One of the key components of the CNCP is community outreach. Our collaborative consists of community partners in the greater Houston area who work at several levels to educate and/or provide breast, colorectal and cervical cancer screening services to patients and the greater community. Our outreach efforts consist of our Theater Outreach Program, which includes entertaining, yet educational full-length plays and monologues, the Forum Theater Project, and the development of patient education resources.
Forum Theater is an educational program and communication strategy that is part of the larger cancer prevention efforts of the CNCP. Using an interactive theater model, the purpose of the Forum Theater is to encourage community involvement in healthcare initiatives. A principal strategy is to engage community health workers in framing messages about colorectal and cervical cancer prevention, risk management, and screening that are then communicated at Forum Theater performances in the community.
We have developed several educational tools such as informative videos, a dedicated audio line, and printed materials to encourage patients to get regular cancer screenings for breast, colorectal and cervical cancer. These materials are linguistically and culturally appropriate and are available in English, Spanish, and Vietnamese. All the materials can be downloaded to any computer.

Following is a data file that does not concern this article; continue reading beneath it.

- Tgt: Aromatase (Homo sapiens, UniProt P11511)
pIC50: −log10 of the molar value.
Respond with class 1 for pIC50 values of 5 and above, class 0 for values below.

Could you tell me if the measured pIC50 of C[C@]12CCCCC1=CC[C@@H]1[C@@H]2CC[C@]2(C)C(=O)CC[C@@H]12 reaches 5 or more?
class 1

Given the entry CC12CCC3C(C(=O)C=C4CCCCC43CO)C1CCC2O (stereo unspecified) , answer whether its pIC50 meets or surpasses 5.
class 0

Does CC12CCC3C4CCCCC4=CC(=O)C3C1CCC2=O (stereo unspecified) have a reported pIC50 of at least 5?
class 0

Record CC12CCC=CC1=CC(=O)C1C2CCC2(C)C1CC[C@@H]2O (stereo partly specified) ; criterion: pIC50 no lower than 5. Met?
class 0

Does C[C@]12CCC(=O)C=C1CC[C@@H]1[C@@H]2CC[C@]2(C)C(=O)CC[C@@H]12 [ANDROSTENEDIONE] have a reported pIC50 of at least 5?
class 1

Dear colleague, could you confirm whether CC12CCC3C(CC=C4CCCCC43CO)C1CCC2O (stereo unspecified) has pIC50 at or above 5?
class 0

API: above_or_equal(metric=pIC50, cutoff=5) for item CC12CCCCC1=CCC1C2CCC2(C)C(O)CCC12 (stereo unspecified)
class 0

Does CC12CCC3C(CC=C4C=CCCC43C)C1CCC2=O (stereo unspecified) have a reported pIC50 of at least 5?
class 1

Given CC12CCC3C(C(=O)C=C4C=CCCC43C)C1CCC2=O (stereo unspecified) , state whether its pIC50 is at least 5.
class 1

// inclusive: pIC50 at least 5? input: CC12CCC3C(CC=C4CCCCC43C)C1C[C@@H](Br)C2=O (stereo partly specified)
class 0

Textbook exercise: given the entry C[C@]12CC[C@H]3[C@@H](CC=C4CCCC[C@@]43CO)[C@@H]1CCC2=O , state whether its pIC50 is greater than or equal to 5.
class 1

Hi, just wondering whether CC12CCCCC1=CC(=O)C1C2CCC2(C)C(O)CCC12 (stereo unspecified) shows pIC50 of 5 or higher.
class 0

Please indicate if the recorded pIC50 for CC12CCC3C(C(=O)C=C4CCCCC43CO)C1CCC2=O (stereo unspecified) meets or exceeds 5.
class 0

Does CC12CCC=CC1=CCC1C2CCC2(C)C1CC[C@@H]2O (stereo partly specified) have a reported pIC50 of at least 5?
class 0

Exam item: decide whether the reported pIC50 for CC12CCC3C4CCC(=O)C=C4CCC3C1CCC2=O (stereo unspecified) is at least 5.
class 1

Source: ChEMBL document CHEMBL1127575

The Community Network for Cancer Prevention creates patient education materials in various formats (computerized, print, audio, and video) to be disseminated throughout the Harris Health System in its 12 community health centers and two hospitals, as well as through our collaborating organizations. The Harris Health System provides medical services to qualified underinsured and uninsured residents in Harris County, Texas. Currently, our patient education efforts are focused on breast, cervical, and colorectal cancer screening.
Despite the availability of effective primary and secondary prevention interventions for breast, cervical, and colorectal cancer, a large proportion of patients eligible for these services in the Harris Health System system are not receiving recommended screening. The tools we developed serve to instruct patients about the different screening methods for each type of cancer and the importance of regular screening for early detection.
Our approach to bringing patient education and cancer screening services to the underserved residents of Harris County has two main objectives:
- Culturally and linguistically appropriate patient education materials for underserved residents and training materials for community health workers.
- Service delivery that engages the community in identifying needs and barriers to cancer screening services.
To fulfill these objectives, we rely on the electronic medical record (EMR) system in the Harris Health System. As part of the clinic work flow, health practitioners are alerted through health-maintenance modules in the EMRs of patients to identify those eligible and due for breast. colorectal, and cervical cancer screening. Once a patient has been identified, he or she is asked to view in the examination room computer appropriate educational videos before seeing a physician. Case managers then track the number of screenings ordered to ensure that patient follow-up on positive results is timely.